WannaCry is not a thing of the past, but surfaces as a different and serious threat of data leakage.  Recently, NTT has found that WannaCry mutants were accidently generated and contained internal data, such as user credentials, of infected computers.  If the mutants are in the wrong hands, the data will be abused in many ways.  By analyzing 861 WannaCry mutant binaries, we confirmed that they contained the data of infected computers, including the NTFS master file table and the payloads transferred in web transactions.  This investigation was led by Makoto Iwamura, a distinguished security researcher at NTT Secure Platform Laboratories.  

Let’s look back at the WannaCry outbreak in 2017.  WannaCry is ransomware with worm-like spreading capabilities that brought massive damage worldwide in May 2017. It was reported that more than 300,000 computers in 150 countries were infected, and approximately 60,000 mutants of the original malware were found in three months. 

Makoto wondered why there were so many mutants considering that WannaCry was not designed to spontaneously mutate itself.  Since the outbreak, the mechanisms and capabilities of WannaCry have been well analyzed yet no one has found such self mutating capabilities in WannaCry.  The mystery was bugging Makoto day and night.  Finally, Makoto and the team started investigating how the WannaCry mutants were spawned. The investigation unexpectedly led them to “inconvenient truth”, which is that the mutants contained the data being processed in infected computers.  

More specifically, the binaries of the mutants contain the victim’s data being processed on the memory space of her/his computer and they were not encrypted.  If attackers get the binaries through, for example, binary sharing portals and honeypots, they may obtain the victim’s internal data unencrypted.  The data may not be critical but may be so, such as user credentials, because mutants came to existence not by design but rather by accident.  To make the matter worse, WannaCry and its mutants act as “worm”, which is still spreading across the globe.  Your data may end up residing at every corner of the internet.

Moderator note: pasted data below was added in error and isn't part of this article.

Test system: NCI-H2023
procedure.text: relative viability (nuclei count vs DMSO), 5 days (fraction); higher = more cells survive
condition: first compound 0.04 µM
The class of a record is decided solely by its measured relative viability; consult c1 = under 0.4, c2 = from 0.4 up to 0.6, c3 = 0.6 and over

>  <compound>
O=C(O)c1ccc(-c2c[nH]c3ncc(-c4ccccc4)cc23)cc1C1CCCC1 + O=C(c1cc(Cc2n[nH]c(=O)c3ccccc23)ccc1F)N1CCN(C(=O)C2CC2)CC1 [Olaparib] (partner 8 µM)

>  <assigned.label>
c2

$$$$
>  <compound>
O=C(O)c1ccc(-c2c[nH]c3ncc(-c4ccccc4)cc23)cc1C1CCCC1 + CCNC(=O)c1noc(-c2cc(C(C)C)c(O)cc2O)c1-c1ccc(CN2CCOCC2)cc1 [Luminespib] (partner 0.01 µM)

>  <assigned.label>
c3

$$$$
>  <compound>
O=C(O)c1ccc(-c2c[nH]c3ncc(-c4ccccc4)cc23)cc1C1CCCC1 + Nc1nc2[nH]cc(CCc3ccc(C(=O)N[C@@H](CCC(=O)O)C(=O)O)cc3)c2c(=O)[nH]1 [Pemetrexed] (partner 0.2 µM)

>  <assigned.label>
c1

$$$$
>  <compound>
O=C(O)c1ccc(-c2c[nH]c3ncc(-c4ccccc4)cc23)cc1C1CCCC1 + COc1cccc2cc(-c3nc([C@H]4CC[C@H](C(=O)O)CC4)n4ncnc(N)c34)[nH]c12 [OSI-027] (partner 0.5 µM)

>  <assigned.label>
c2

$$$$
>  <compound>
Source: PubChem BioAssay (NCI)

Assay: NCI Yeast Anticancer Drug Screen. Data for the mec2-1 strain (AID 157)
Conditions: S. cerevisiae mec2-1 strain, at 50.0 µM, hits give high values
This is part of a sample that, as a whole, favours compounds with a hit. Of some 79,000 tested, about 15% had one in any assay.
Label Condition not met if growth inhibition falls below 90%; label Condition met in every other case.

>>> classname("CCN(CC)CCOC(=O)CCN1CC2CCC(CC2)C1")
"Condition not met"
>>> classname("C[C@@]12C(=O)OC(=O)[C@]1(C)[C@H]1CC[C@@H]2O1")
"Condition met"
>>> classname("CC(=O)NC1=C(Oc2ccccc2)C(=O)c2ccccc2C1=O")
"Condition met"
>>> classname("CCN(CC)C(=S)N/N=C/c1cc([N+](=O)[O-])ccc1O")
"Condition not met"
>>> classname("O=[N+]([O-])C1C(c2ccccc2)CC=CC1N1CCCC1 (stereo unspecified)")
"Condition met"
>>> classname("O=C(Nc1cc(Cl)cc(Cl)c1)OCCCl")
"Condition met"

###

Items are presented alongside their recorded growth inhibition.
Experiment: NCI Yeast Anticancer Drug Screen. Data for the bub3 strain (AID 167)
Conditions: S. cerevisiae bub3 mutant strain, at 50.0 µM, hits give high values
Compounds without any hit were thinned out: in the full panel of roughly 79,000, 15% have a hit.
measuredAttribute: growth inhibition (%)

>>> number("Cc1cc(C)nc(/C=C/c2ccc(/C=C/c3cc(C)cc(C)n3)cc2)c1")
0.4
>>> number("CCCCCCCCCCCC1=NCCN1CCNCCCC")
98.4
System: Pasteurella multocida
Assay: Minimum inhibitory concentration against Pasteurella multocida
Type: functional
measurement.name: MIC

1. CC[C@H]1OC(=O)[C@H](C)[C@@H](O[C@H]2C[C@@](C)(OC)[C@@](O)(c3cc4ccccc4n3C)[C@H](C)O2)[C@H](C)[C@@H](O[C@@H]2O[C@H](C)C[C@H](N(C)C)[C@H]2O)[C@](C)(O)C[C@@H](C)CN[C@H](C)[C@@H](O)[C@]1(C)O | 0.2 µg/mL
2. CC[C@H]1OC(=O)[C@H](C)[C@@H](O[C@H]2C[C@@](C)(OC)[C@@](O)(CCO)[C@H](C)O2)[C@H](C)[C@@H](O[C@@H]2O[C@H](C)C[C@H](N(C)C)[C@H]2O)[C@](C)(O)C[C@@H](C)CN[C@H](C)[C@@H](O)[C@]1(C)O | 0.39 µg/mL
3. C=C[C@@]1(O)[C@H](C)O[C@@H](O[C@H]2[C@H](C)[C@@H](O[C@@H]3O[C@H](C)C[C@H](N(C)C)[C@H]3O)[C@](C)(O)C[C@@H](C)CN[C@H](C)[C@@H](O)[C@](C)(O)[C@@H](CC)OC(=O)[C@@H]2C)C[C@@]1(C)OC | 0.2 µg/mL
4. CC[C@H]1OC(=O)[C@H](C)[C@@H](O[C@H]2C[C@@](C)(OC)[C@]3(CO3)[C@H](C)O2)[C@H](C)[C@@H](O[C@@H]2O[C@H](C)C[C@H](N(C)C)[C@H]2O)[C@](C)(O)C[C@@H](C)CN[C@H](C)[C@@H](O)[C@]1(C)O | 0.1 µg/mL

How does this happen?  Through painstaking and thorough investigation, the team discovered that, under a specific condition, the uninitialized area of the kernel memory of an infected computer was mixed into the binaries of WannaCry.  This is because DoublePulsar, backdoor malware, operating in kernel mode does not properly process the payload received from WannaCry. Conveniently (or inconveniently), the existence of this special condition not only explains the mutation of WannaCry but also implies leakage of confidential data triggered by infection with WannaCry. Also the team found that the mutation disabled the encryption function of original WannaCry – remember WannaCry is ransomware designed to encrypt your data! All in all, secretly the unencrypted confidential data may be spread all over the world along with the mutants.

To avoid the aftermath of the mutants, we strongly recommend to change credentials, such as passwords, private keys and API keys if your computers were infected by WannaCry and/or its mutants.  Lessons learned from this investigation are:

  • The analysis of malware by its own is not enough however thorough it is.  If you are lucky, you can dictate what attackers intend to do with malware, but not real impacts it may cause beyond their intention. 
  • Treat malware binaries even more carefully. Malware binaries may include confidential data.
  • Follow your curiosity and it may lead you to new discovery. Do not let mystery stand.

For further details, please visit https://www.slideshare.net/secret/8zVq5ki2An47la